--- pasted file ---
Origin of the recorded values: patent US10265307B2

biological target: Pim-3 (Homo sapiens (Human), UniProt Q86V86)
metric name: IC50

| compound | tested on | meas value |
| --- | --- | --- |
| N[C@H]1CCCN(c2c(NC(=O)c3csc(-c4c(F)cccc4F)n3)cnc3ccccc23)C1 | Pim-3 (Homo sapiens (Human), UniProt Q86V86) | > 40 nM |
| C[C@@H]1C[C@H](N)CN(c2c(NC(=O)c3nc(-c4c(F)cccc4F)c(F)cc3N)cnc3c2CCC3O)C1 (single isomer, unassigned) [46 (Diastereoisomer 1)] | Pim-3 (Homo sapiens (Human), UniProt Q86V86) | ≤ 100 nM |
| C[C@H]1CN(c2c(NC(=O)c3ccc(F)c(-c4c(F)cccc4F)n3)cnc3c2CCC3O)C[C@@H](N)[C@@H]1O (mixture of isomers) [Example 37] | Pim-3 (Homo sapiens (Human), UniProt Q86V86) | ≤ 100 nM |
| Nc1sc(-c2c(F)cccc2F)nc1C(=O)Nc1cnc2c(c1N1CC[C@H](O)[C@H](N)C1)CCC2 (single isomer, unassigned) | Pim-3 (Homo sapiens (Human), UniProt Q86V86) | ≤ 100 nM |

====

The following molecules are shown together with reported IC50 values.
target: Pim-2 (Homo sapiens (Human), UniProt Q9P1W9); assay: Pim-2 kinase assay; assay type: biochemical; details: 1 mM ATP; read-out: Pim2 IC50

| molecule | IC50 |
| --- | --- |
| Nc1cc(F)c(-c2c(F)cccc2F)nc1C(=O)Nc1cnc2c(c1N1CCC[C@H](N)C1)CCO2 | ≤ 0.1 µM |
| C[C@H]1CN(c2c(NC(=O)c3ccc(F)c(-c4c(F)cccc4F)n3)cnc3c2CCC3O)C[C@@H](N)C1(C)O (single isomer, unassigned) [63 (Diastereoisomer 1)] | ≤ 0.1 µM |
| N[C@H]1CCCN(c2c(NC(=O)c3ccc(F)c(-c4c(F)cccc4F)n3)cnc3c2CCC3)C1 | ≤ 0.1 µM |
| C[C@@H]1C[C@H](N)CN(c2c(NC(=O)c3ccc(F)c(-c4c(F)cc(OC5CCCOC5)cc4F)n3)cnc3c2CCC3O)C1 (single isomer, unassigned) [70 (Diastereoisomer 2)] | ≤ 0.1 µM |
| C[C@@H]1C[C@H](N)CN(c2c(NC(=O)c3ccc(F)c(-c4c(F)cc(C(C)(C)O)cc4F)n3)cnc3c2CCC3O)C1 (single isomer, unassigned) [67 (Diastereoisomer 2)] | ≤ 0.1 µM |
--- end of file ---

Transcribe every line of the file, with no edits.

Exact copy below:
Origin of the recorded values: patent US10265307B2

biological target: Pim-3 (Homo sapiens (Human), UniProt Q86V86)
metric name: IC50

| compound | tested on | meas value |
| --- | --- | --- |
| N[C@H]1CCCN(c2c(NC(=O)c3csc(-c4c(F)cccc4F)n3)cnc3ccccc23)C1 | Pim-3 (Homo sapiens (Human), UniProt Q86V86) | > 40 nM |
| C[C@@H]1C[C@H](N)CN(c2c(NC(=O)c3nc(-c4c(F)cccc4F)c(F)cc3N)cnc3c2CCC3O)C1 (single isomer, unassigned) [46 (Diastereoisomer 1)] | Pim-3 (Homo sapiens (Human), UniProt Q86V86) | ≤ 100 nM |
| C[C@H]1CN(c2c(NC(=O)c3ccc(F)c(-c4c(F)cccc4F)n3)cnc3c2CCC3O)C[C@@H](N)[C@@H]1O (mixture of isomers) [Example 37] | Pim-3 (Homo sapiens (Human), UniProt Q86V86) | ≤ 100 nM |
| Nc1sc(-c2c(F)cccc2F)nc1C(=O)Nc1cnc2c(c1N1CC[C@H](O)[C@H](N)C1)CCC2 (single isomer, unassigned) | Pim-3 (Homo sapiens (Human), UniProt Q86V86) | ≤ 100 nM |

====

The following molecules are shown together with reported IC50 values.
target: Pim-2 (Homo sapiens (Human), UniProt Q9P1W9); assay: Pim-2 kinase assay; assay type: biochemical; details: 1 mM ATP; read-out: Pim2 IC50

| molecule | IC50 |
| --- | --- |
| Nc1cc(F)c(-c2c(F)cccc2F)nc1C(=O)Nc1cnc2c(c1N1CCC[C@H](N)C1)CCO2 | ≤ 0.1 µM |
| C[C@H]1CN(c2c(NC(=O)c3ccc(F)c(-c4c(F)cccc4F)n3)cnc3c2CCC3O)C[C@@H](N)C1(C)O (single isomer, unassigned) [63 (Diastereoisomer 1)] | ≤ 0.1 µM |
| N[C@H]1CCCN(c2c(NC(=O)c3ccc(F)c(-c4c(F)cccc4F)n3)cnc3c2CCC3)C1 | ≤ 0.1 µM |
| C[C@@H]1C[C@H](N)CN(c2c(NC(=O)c3ccc(F)c(-c4c(F)cc(OC5CCCOC5)cc4F)n3)cnc3c2CCC3O)C1 (single isomer, unassigned) [70 (Diastereoisomer 2)] | ≤ 0.1 µM |
| C[C@@H]1C[C@H](N)CN(c2c(NC(=O)c3ccc(F)c(-c4c(F)cc(C(C)(C)O)cc4F)n3)cnc3c2CCC3O)C1 (single isomer, unassigned) [67 (Diastereoisomer 2)] | ≤ 0.1 µM |